microVIEW provides the following capabilities:

  • Interface optimized for touchscreens (but can also be used on other screens by attaching a  mouse to the Raspberry Pi). 
  • View live video full screen in different resolution settings up to 30fps at up to 1920x1080 resolution (1080p).
  • Adjust the camera settings. Note that not all Raspberry Pi Camera setting are available in microVIEW. This was a deliberate design decision in order to minimize 'clutter' in the user interface.
  • Save still images (up to a maximum of 3280 × 2464 pixels)
  • Save video (up to 1080 p30)
  • Create time-lapse videos, photos, or both.
  • Annotate the video/images with date and time information and simple text information.
  • Stream the live feed over the internet.
  • Change the interface language. A separate language file (microVIEW.language) allows users to customize the interface without any programming knowledge.
  • Automatic saving of current settings to an initialization file (microVIEW.INI). 

As updates and changes are made, we continually test them in the lab in Gothenburg with the hardware providing the necessary feedback to resolve software bugs or add additional features.


The Sunfounder 10” screen selected for the project needs a “house”, a table stand and an arm which increase the total price.

The pi-topCEED offers a nice solution, it is a free-standing system with a bigger (14”) screen and the Raspberry Pi fits nicely behind a sliding cover. But (there always seems to be a BUT) the pi-topCEED does not (in its current version) have a port for the Raspberry Pi camera. There is space behind the sliding cover that allows you to install a holder for an HDMI adapter that can then be connected to the Raspberry Pi camera port. Making a hole in the case and installing a 3D printed holder for a HDMI adapter is easy. The STL file for the adapter is freely downloadable. The camera can then be connected via an HDMI cable. The pi-topCEED screen is not a touch screen but Bill updated the microVIEW software so that it provides a mouse cursor overlay when in full-screen mode, allowing the use of a mouse which solves this problem.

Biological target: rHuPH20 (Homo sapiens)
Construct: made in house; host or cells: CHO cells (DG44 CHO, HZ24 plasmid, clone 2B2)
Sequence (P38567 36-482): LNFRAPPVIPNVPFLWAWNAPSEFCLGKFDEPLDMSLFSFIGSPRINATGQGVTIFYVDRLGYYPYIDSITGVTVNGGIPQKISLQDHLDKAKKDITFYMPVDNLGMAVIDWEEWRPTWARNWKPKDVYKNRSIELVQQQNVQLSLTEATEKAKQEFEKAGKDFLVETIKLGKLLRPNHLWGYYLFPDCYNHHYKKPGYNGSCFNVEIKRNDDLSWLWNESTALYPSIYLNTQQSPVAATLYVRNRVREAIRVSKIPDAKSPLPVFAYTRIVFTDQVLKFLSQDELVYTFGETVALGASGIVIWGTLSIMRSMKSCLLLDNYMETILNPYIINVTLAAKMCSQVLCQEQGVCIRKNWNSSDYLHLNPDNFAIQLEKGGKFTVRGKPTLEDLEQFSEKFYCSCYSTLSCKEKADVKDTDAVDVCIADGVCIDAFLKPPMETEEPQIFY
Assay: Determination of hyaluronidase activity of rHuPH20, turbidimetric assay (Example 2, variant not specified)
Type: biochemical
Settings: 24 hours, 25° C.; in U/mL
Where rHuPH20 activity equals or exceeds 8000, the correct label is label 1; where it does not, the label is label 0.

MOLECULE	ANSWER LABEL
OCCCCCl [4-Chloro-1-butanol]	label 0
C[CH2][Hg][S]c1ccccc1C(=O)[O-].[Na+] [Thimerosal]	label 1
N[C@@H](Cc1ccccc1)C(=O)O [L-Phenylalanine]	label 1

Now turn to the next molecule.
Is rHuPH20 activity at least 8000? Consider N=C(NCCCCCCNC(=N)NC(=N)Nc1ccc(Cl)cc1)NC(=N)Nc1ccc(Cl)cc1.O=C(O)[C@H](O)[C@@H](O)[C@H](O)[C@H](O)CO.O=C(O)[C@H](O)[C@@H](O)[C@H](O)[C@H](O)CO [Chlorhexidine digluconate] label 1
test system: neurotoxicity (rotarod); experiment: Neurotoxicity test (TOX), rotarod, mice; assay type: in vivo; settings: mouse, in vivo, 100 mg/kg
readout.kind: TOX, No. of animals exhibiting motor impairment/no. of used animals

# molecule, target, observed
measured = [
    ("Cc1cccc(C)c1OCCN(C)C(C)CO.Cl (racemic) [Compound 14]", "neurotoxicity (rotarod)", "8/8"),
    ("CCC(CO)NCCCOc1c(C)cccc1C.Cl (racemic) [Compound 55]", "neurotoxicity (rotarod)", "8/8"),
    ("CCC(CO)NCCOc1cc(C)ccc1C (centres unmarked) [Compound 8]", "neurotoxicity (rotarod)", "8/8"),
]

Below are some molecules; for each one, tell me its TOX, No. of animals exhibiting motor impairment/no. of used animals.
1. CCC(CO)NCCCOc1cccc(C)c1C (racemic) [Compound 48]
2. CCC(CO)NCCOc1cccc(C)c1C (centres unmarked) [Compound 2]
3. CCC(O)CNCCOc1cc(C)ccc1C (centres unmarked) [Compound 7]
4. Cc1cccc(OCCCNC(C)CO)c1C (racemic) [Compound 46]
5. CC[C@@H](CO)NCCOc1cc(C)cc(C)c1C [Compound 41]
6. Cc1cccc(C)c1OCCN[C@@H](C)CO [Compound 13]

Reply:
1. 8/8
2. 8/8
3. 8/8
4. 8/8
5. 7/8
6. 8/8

Make a hole in the case, centre starting just under the top rail, (30,5 mm wide, 28,5mm hight), download and print it if you have a 3D printer (you can get it printed using the Hubs web service) the HDMI adapter holder. Attach the HDMI adapter using the screw that comes with it, then attach it to the pi-topCEED case with three M3 screws.


This system (Raspberry Pi computer, camera module and pi-topCEED) has an overall low price tag that makes it an affordable solution for both microsurgery training at the University level and STEM education in the school system that normally cannot afford expensive microscopes or camera solutions. In many cases, younger kids also have a hard time using a binocular microscope which is solved if they can see the images on a screen. In a class situation with only one microscope, only one student at the time can use the microscope. However, with microVIEW, the feed from the camera can be streamed and viewed on a projector - perfect for classroom settings or large viewing audiences. Smaller groups can all view the screen directly on the pi-topCEED. 

The pi-topCEED in the microsurgery lab attached to one of the microscopes using an ocular adapter in a spare ocular tube

The microVIEW software, in combination with the adapters for the Raspberry Pi camera and the pi-topCEED system, is already used in the microsurgery training in Gothenburg as well as in the surgery room at the research floor in my lab. The pi-topCEED solution will be presented at the School program at the upcoming Science festival in Gothenburg.

We are confident that it is only a matter of time before pi-topCEED moves from the University microsurgery training environment to being used for STEM education for younger students.   

About the authors

Michael Axelsson is a scientist and teacher in comparative cardiovascular physiology at the University of Gothenburg in Sweden and since 2013. He is also a coordinator for the Scandinavian Microsurgery Academy

Bill Williams is a retired engineer formerly in charge of Advanced Development Programs and Research and Development for a Defense firm in the United States. He is a firm believer in STEM education and has worked with local schools helping to promote these ideas and concepts.